Hello, We're People: How Lessons from Journalism's Crisis Can Save Higher Ed

At Switchboard, we begin our weekly team meetings with a segment called “Hello, we’re people.” It’s a chance for us to be light-hearted and share something about ourselves. This one comes from our co-founder and CEO, Mara Zepeda.

Before I co-founded Switchboard, I worked as a reporter. I studied at Columbia University’s Graduate School of Journalism and went on to work for National Public Radio, the Boston Globe, and popular shows like Marketplace and Planet Money. I reported on stories ranging from the opioid crisis, to pediatric burns caused by Cup Noodle soup, to rickshaw drivers in India.

It’s hard to overstate how much public newsrooms and education have in common, and how much both professions can learn from one another. The mission of both is to:

  • Deliver value to their community (students, alumni, the public)

  • Serve members’ needs (information, resources, and mobility)

  • Demonstrate the value of their organization

  • Establish, repair, and increase trust

  • Generate financial support from members

  • Identify volunteers and leaders

  • Preserve democracy

In short:

 Listen + serve = Trust & Democracy

Serving your community and building trust  with the goal of preserving democracy is no small task! In fact, it’s one of the most important undertakings of our time. As Robert Greenleaf wrote in The Institution as Servant,  “The only sound basis for trust is for people to have the solid experience of being served by their institutions in a way that builds a society that is more just and more loving, and with greater creative opportunities for all of its people.” Now more than ever, newsrooms and schools alike are asking: How can we serve better to build a more just and loving society with greater opportunity for all?  

We arrive at the “how” by asking “what.” Namely: What opportunities do members of our community want? Yet newsrooms and schools rarely start from this place. It’s no fault of their own; the system simply isn’t designed for it.

Instead, the more common approach is, “respond first, reflect later (if at all).” In newsrooms, for example, reporters often find stories by receiving a press release in their inbox, or seeing a story elsewhere that inspires more coverage. Similarly, in education, we often design programs and events because an administrator or trustee had A Brilliant Idea, or because we see another institution has created something similar.

What if, instead, we started by asking our communities what they wanted, listened to those needs, and then designed a process to serve them? We can no longer afford not to: 58% percent of higher ed students say getting a good job is their primary motivation and yet 50% of U.S. alumni think their education was worth the cost and 17% of young alumni are satisfied with the career help from their alma mater. Closing the gap between motivation to enrolled and value received means reorienting our model to start from a place of listening, curiosity, empathy, and service. With increasing numbers of first generation and low-income students that have a broad spectrum of unmet, unique needs, institutions must start from this place.  As this study on the power of empathy states, “The first step to covering a neglected community is understanding the perspectives of the people in that community and letting them tell their own stories.”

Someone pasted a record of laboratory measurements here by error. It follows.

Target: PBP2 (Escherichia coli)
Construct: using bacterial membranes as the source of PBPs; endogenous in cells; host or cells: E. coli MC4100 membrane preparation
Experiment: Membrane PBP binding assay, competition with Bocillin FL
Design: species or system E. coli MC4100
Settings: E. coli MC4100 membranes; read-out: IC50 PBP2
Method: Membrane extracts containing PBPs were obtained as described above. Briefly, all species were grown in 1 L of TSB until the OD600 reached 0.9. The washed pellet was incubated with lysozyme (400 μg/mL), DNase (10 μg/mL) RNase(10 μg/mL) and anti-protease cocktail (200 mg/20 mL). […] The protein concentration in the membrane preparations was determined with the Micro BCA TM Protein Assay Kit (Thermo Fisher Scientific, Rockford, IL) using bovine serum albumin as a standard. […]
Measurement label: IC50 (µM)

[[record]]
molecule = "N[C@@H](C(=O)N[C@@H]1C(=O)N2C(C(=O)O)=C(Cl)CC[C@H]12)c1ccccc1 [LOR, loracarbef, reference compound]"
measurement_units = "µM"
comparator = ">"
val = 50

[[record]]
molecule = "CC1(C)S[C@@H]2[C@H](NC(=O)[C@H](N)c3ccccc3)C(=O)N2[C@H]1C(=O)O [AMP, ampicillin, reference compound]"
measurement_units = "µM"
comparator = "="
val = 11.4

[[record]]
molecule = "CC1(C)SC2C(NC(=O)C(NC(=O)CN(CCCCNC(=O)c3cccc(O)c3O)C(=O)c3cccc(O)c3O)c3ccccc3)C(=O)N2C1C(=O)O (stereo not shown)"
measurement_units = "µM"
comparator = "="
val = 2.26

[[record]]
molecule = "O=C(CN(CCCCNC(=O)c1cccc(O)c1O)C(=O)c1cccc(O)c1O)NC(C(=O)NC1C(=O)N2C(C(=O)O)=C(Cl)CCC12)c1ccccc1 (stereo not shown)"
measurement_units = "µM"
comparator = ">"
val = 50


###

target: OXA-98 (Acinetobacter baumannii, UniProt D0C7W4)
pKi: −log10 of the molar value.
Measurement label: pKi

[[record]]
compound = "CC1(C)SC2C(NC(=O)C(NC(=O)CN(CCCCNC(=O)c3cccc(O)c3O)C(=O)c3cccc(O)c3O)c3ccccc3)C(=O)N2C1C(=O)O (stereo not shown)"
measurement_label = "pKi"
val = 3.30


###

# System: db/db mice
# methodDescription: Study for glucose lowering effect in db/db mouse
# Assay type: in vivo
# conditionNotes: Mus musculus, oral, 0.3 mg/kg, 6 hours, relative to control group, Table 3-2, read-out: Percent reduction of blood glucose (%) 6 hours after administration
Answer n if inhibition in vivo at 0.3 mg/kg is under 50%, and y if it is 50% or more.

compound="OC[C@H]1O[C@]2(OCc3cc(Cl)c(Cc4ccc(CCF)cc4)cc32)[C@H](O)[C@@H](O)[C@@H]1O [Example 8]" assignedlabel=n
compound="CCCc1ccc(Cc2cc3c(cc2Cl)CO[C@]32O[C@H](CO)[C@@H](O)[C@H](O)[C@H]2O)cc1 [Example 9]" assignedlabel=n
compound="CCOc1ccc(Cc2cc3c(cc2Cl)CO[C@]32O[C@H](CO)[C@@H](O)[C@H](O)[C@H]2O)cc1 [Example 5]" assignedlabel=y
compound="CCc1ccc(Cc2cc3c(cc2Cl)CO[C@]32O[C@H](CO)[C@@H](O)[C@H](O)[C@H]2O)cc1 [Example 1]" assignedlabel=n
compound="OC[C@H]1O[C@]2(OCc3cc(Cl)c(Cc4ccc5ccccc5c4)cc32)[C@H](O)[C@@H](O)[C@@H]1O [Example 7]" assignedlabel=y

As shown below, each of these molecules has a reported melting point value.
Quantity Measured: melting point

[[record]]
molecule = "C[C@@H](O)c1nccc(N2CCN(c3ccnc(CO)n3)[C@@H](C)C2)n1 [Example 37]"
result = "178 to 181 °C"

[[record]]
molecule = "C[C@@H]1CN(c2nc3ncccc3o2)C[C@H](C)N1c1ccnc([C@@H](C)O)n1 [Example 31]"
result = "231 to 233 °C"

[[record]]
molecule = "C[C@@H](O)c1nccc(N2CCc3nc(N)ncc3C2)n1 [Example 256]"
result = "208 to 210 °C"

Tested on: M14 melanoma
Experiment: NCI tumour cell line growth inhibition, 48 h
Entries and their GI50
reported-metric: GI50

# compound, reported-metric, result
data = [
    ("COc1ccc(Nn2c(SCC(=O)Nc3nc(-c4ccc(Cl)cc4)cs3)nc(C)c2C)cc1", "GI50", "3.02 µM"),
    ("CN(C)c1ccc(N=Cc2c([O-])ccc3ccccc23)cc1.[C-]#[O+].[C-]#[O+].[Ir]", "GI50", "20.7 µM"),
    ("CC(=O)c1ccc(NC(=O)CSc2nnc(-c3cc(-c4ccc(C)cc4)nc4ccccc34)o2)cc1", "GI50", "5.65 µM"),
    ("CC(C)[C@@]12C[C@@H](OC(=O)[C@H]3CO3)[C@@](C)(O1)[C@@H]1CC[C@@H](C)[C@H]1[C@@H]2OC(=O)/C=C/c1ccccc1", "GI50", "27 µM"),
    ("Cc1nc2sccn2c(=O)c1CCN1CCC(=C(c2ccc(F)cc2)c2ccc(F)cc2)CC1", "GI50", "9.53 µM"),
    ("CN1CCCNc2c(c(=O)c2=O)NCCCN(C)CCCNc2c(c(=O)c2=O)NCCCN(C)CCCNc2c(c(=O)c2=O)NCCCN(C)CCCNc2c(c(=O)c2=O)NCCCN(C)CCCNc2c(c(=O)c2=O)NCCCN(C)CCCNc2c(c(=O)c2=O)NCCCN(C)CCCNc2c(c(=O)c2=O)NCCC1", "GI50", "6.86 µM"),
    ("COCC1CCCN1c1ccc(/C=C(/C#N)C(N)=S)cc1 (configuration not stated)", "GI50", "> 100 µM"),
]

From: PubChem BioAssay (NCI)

With the rise of fake news and the decline of trust in journalism, this crisis of ignoring the perspectives of the community it exists to serve has reached a tipping point in journalism. Higher education can learn how it might respond from how journalism has handled this transitional moment. One company we look to to lead the way with audience engagement Hearken.

Like Switchboard, Hearken trains teams to listen to and serve their community, and then scales that learning with their software.

 Learn to listen, meet the need, and scale with software

Hearken (which means “to listen”) asks the communities of journalistic institutions, “What stories should our journalists cover?” and then delivers those stories to reporters to be covered.

It has moved from this model:

 Image courtesy of Hearken

Image courtesy of Hearken

To this:

 Image courtesy of Hearken

Image courtesy of Hearken

What are the benefits of designing community-powered engagement? As Hearken puts it:

 Image courtesy of Hearken

Image courtesy of Hearken

The need to listen has become so urgent that leading funders have created grant opportunities for newsrooms to train their teams and scale this approach. The Community Listening and Engagement Fund (CLEF), supported by the Knight Foundation, is one example that could be replicated in higher education.

So how might education leaders move toward a similar model of community-powered engagement? How can we move from designing programs and events that we think our communities want to offering opportunities they tell us they want? Here are a few ideas:

  • Develop a defined process to listen to student and alumni needs

  • Evaluate existing programs based on how well those needs are met

  • Design team collaboration to better meet those needs

  • Align those met needs with institutional priorities

  • Measure quantitative outcomes and share qualitative success to be sure needs are met

Are you interested in designing a more effective engagement strategy from a place of listening? Join colleagues from across the country for our Higher Education Innovation Fellows program. Our June cohort kicks off soon. Or, schedule a call today to learn about our on-site trainings and engagement bootcamps.

Additional reading: